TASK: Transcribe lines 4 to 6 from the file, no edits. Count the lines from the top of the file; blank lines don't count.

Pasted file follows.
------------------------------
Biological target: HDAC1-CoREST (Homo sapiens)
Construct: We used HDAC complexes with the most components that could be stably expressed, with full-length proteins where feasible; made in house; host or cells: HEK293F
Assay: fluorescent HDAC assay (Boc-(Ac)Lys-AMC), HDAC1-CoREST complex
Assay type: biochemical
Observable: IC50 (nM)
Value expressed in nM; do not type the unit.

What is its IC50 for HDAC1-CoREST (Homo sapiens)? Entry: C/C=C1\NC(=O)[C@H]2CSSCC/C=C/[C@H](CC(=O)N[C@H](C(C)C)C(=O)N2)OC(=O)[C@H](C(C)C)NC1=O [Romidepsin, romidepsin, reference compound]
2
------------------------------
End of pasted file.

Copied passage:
Assay type: biochemical
Observable: IC50 (nM)
Value expressed in nM; do not type the unit.